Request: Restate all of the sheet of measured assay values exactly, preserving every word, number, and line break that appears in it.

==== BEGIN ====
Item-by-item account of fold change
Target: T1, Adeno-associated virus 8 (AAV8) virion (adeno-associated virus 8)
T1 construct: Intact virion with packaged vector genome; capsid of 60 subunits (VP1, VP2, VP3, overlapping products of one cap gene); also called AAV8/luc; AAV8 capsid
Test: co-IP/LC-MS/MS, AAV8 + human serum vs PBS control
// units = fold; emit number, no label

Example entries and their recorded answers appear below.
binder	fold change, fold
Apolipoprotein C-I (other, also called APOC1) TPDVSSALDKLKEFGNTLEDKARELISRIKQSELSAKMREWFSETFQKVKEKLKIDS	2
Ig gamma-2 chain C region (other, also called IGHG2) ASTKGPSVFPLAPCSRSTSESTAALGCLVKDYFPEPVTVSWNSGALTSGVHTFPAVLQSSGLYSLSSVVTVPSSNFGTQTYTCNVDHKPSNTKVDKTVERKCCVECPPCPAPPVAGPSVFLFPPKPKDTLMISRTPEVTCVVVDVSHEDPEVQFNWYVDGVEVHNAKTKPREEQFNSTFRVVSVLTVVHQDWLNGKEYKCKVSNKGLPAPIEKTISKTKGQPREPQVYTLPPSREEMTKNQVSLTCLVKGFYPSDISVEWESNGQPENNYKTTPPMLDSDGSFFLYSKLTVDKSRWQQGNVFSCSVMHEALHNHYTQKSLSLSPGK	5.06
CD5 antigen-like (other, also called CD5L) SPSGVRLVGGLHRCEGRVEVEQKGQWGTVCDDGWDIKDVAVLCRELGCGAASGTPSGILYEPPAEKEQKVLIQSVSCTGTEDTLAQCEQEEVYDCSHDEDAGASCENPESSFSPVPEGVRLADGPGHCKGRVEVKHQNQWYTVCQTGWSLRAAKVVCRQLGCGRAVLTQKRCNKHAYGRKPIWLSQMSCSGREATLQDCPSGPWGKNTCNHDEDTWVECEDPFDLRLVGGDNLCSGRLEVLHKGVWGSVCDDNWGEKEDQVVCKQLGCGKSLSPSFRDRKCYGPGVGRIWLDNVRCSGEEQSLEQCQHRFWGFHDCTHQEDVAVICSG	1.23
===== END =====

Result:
Item-by-item account of fold change
Target: T1, Adeno-associated virus 8 (AAV8) virion (adeno-associated virus 8)
T1 construct: Intact virion with packaged vector genome; capsid of 60 subunits (VP1, VP2, VP3, overlapping products of one cap gene); also called AAV8/luc; AAV8 capsid
Test: co-IP/LC-MS/MS, AAV8 + human serum vs PBS control
// units = fold; emit number, no label

Example entries and their recorded answers appear below.
binder	fold change, fold
Apolipoprotein C-I (other, also called APOC1) TPDVSSALDKLKEFGNTLEDKARELISRIKQSELSAKMREWFSETFQKVKEKLKIDS	2
Ig gamma-2 chain C region (other, also called IGHG2) ASTKGPSVFPLAPCSRSTSESTAALGCLVKDYFPEPVTVSWNSGALTSGVHTFPAVLQSSGLYSLSSVVTVPSSNFGTQTYTCNVDHKPSNTKVDKTVERKCCVECPPCPAPPVAGPSVFLFPPKPKDTLMISRTPEVTCVVVDVSHEDPEVQFNWYVDGVEVHNAKTKPREEQFNSTFRVVSVLTVVHQDWLNGKEYKCKVSNKGLPAPIEKTISKTKGQPREPQVYTLPPSREEMTKNQVSLTCLVKGFYPSDISVEWESNGQPENNYKTTPPMLDSDGSFFLYSKLTVDKSRWQQGNVFSCSVMHEALHNHYTQKSLSLSPGK	5.06
CD5 antigen-like (other, also called CD5L) SPSGVRLVGGLHRCEGRVEVEQKGQWGTVCDDGWDIKDVAVLCRELGCGAASGTPSGILYEPPAEKEQKVLIQSVSCTGTEDTLAQCEQEEVYDCSHDEDAGASCENPESSFSPVPEGVRLADGPGHCKGRVEVKHQNQWYTVCQTGWSLRAAKVVCRQLGCGRAVLTQKRCNKHAYGRKPIWLSQMSCSGREATLQDCPSGPWGKNTCNHDEDTWVECEDPFDLRLVGGDNLCSGRLEVLHKGVWGSVCDDNWGEKEDQVVCKQLGCGKSLSPSFRDRKCYGPGVGRIWLDNVRCSGEEQSLEQCQHRFWGFHDCTHQEDVAVICSG	1.23